Omnichannel Marketing — The New Chauffeur of Commerce

“The whole is greater than the sum of its parts.” It’s been over 2,300 years since Aristotle came up with that nugget of wisdom, and while we’re certain he wasn’t talking about omnichannel marketing, his statement definitely sums up its power.

Even before the pandemic, customers used a variety of channels to complete a single transaction. Now that customers are used to things like contactless purchases, online ordering, and curbside pickup, the need for an omnichannel marketing strategy is bigger than ever.

But first, a distinction — what’s the difference between “omnichannel” and “multichannel”?

Multichannel marketing refers to having multiple channels of communication with your customers. With omnichannel, though, you build and manage all of those channels with a seamless integrated customer experience in mind. Merchants who do omnichannel right create the same look and feel everywhere, so that customers can flow among different channels, devices, and payment options, while feeling the same level of connection to your brand with each one of them.

More and more customers are starting their journey on a mobile device, meaning there are more and more opportunities there for acquisition, engagement, and loyalty. That doesn’t mean you should eliminate your physical experience or put it on the backburner, though. Instead, a great omnichannel strategy will augment the experience customers feel inside your restaurant or store.

Consider omnichannel as your way to connect the digital and physical dots so that none of your experiences are siloed. Remember, being competitive now means being exceptional. With the right omnichannel strategy — and the right technology to support it — your customers can interact with you anytime, anywhere, on as many channels or devices as they want. 

This isn’t just a lesson for digital merchants, though. COVID accelerated the omnichannel need for industries that have typically always been in-person, like restaurants, retail, and grocery stores. When those merchants suddenly weren’t able to provide a physical experience, they had to pivot to a seamless digital strategy — and consumers are showing that they don’t want to pivot back. According to the 2021 Carat Insights Report, there is a surge in buy-online-pick-up-in-store (BOPIS) purchases across these specific industries:

  • 60% have used BOPIS in restaurants
  • 48% have used BOPIS in retail
  • 44% have used BOPIS in grocery stores

Digital wallets are surging in popularity across all industries, with a 394% increase in usage as of early 2021. Plus, a whopping 26% of consumers have made a purchase through a QR code, which emphasizes consumers’ ongoing interest in contactless payments.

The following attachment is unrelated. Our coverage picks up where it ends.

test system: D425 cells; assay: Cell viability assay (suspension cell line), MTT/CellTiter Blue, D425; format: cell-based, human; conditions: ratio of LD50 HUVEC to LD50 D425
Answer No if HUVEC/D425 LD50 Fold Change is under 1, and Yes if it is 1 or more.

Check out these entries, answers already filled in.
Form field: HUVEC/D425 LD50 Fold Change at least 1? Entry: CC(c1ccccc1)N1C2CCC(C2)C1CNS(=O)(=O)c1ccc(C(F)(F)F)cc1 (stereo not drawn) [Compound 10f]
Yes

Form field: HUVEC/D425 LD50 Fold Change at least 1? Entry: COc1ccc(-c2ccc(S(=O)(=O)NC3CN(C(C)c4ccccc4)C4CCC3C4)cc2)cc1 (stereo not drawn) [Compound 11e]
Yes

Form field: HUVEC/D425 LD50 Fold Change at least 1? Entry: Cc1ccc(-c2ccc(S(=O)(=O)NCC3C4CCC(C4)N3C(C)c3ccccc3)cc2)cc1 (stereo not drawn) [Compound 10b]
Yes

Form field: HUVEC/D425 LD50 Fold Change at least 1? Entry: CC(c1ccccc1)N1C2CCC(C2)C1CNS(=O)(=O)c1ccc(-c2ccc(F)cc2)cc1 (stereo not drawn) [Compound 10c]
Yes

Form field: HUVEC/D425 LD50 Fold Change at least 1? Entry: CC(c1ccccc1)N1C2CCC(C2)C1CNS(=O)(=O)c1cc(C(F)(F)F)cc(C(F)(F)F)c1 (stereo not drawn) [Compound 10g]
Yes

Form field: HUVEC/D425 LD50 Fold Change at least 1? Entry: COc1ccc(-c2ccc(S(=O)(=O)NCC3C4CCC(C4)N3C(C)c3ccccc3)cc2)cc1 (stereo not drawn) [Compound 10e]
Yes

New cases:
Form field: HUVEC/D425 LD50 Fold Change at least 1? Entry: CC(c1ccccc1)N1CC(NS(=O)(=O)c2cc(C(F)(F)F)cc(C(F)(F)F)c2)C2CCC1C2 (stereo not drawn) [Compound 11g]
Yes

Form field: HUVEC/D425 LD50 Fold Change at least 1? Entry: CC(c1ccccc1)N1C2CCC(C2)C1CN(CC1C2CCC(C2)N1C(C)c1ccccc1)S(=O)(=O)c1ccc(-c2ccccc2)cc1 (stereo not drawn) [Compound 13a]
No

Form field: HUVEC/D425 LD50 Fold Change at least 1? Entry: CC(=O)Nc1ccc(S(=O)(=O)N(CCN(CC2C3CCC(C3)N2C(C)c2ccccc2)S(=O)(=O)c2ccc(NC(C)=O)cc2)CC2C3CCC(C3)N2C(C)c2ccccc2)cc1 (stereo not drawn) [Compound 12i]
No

The bottom line for your bottom line? The more advanced your omnichannel strategy is, the less friction there is to buy from you. After all, “do nothing” is often your biggest competitor. If your app is too difficult to navigate, a customer may just choose to make their own quick lunch. Or, if your email doesn’t make it clear how to actually redeem the BOGO offer you’re giving out, a customer may decide not to buy anything from you at all.

As an added benefit, omnichannel opens you up to a whole new world of data possibilities. The more touchpoints you have, the more opportunities you have to get zero- and first-party data about your customers so that you can refine your segments, advance your personalization, and have more insights to help you create lookalike audiences.

If you want to gauge your current omnichannel maturity, ask yourself these questions:

1. How coordinated are your channels?

Are you providing the exact same look and feel everywhere? Remember, customers don’t see it as siloes of email, SMS, in-app, in-store, etc. Instead, they see it all as “your brand.”

2. Do you manage and optimize channels singularly or as a whole?

Are you taking key learnings from one channel and applying them to the others? If you’re getting fantastic data insights from one channel, are you using them to optimize everything else? And if one channel isn’t working, are you evaluating it as part of the entire customer journey or in a vacuum?

3. Do you specifically target new segments through different channels?

This is the one time where your channels can be slightly siloed because different channels attract different types of people. The customers who engage with you on social media might be totally different than the customers who engage with you via email. If, for example, Gen Zers make up the bulk of your social followers, create retargeting ads that apply specifically to that segment. This won’t take away from your seamless integrated experience, but it will maximize the segments you really want to reach on each channel.

4. Do you make decisions based on data?

Like we mentioned above, omnichannel gives you all kinds of avenues to gather data. However, those insights need to be just as integrated as your channels. If your current technology forces you to analyze data in a silo, you need a solution that can bring everything together so that you can see the holistic picture.

5. Can you react instantly?

Speaking of technology, it can help you keep up with the always-on, instant-gratification mindset of today’s consumers. For example, being able to instantly send out next-best communications or instant win-back offers can go a long way towards creating that truly seamless experience your customers want.

Overall, an omnichannel marketing strategy can give you the power to automate processes, collect more advanced data, and lessen friction to purchases — all while also giving your customers a 1:1 experience. That’s why it’s firmly in the driver’s seat on a brand new path to a stronger, more loyal customer base.